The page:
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How To Avoid Injuries When Rolling with Spazzy White Belts?

How To Avoid Injuries When Rolling with Spazzy White Belts?

Learning how to deal with those new spazzy white belts in BJJ… Can be a rather difficult task. Although you should have the patience for them (we were all beginners once, weren’t we?), there’s no denying that rolling with absolute beginners can be dangerous. They spaz out all over the place – and there’s quite a high possibility that you’ll get hit.
So, how are you supposed to avoid injuries when rolling with those spazzy white belts? Nick “Chewy” Albin has some invaluable tips.

 

AVOID GETTING INJURED WHEN ROLLING WITH SPAZZY WHITE BELTS

Figuring out how to deal with people who are inexperienced in Jiu-Jitsu can be rather beneficial, actually. And not just for the sake of your training time; but also for the sake of “real-life scenarios”.
Namely, because you get used to engaging with people who have at least¬†some experience, it’s good to remind yourself from time to time what it’s like to roll with people who don’t know what they’re doing. This serves as a sort of a reality check, that will jog your memory back to what you could encounter on the streets.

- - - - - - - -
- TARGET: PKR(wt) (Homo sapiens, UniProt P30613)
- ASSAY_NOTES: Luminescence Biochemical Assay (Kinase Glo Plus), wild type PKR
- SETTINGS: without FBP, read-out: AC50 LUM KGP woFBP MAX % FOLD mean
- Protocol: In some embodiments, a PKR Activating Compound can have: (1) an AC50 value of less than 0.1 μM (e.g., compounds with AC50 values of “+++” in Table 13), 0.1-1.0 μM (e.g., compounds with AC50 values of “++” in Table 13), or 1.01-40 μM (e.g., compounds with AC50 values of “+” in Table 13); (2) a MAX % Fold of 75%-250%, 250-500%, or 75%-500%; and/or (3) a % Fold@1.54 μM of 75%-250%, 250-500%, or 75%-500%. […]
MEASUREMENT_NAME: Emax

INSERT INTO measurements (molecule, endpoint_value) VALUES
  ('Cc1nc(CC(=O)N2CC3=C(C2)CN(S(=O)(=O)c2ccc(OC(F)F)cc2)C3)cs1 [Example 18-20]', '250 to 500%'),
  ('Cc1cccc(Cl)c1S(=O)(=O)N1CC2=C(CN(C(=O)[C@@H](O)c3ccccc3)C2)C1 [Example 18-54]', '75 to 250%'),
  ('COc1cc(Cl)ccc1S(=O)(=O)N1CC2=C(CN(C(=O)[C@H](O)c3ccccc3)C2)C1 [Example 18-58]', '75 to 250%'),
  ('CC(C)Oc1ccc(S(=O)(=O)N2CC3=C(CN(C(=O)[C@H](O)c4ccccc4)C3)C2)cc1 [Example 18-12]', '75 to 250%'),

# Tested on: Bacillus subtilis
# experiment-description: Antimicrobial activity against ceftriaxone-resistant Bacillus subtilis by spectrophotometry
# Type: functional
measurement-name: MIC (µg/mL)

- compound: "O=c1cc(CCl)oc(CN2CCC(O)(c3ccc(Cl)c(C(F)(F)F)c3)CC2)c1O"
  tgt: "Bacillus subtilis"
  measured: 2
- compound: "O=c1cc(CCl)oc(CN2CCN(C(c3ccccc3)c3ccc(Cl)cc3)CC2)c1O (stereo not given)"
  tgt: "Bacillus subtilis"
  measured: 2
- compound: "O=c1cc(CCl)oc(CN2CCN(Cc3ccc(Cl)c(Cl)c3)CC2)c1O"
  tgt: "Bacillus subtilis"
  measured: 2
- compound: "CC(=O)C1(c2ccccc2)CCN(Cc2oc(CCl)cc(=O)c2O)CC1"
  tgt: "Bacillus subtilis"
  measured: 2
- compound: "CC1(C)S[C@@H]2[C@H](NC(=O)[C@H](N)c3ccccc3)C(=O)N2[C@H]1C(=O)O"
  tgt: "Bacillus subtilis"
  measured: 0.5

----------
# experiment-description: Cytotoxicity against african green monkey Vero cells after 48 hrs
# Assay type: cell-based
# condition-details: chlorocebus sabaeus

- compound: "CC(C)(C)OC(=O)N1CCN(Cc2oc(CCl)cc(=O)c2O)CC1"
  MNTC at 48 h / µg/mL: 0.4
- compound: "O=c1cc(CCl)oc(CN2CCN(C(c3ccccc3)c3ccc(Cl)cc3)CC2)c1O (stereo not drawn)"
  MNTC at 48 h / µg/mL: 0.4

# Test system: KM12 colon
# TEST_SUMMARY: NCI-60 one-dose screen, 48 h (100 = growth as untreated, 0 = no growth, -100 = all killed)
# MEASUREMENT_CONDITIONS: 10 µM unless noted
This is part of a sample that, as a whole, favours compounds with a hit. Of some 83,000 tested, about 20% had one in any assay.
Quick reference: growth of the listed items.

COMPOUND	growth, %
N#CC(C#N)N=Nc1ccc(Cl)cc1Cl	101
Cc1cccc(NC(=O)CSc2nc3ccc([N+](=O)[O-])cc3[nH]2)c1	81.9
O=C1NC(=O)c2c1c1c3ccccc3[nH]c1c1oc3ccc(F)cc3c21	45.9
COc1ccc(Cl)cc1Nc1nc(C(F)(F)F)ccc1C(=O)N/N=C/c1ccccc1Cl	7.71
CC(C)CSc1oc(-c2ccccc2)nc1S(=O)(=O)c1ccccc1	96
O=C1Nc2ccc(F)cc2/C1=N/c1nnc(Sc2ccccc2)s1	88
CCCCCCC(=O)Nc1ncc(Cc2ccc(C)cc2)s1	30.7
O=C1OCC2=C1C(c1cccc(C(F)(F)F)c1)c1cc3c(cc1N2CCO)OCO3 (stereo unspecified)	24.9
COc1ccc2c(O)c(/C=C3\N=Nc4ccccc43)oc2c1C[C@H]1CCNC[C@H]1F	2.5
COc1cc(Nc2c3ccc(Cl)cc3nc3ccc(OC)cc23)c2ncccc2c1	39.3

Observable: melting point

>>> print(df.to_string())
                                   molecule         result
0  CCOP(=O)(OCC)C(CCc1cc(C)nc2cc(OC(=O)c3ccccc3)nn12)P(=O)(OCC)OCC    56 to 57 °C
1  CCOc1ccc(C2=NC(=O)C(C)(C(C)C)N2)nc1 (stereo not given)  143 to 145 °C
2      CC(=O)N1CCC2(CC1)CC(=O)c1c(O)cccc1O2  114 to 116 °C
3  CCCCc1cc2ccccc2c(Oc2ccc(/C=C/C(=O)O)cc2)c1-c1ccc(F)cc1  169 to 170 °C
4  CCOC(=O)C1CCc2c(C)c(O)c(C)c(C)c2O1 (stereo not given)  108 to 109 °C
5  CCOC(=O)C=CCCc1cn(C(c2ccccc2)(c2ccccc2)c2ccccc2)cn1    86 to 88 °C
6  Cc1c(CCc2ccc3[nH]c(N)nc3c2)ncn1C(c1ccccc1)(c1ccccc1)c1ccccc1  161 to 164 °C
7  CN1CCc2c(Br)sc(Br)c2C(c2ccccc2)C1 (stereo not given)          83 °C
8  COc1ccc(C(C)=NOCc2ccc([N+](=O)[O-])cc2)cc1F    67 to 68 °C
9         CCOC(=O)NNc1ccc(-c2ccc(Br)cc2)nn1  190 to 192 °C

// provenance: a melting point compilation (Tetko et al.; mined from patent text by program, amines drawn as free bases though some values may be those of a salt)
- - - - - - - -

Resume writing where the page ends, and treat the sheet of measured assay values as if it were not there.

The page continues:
Therefore, Chewy advises that you forget about all the complex stuff when rolling with spazzy white belts. Instead – resort back to basics when training with an untrained person. Treat it almost as if were a full-blown MMA fight. As if anything could happen.
For instance, when you’re on the bottom, you’re not going to play De La Riva and you’re not going to invert. Rather, you’ll pull your training partner to the ground, where you’re going to establish Closed Guard; pulling them tight so that there’s no free space. Or you could even play Half Guard or Butterfly Guard, staying close to them, though that depends from one situation to another. Also, keep your hands close to your face for protection from accidental strikes.

Then again, when you’re on top and trying to pass guard, you’ll have to prevent that white belt from kicking you in the face, groin, knees, and everything else.
Therefore, in this case you’ve got to stay low – going for techniques like an Over-Under Pass or even for Half Guard; from which you can utilize your pressure to go for Side Control… But whatever you do, just don’t stay high up.

Hear what Chewy advises below: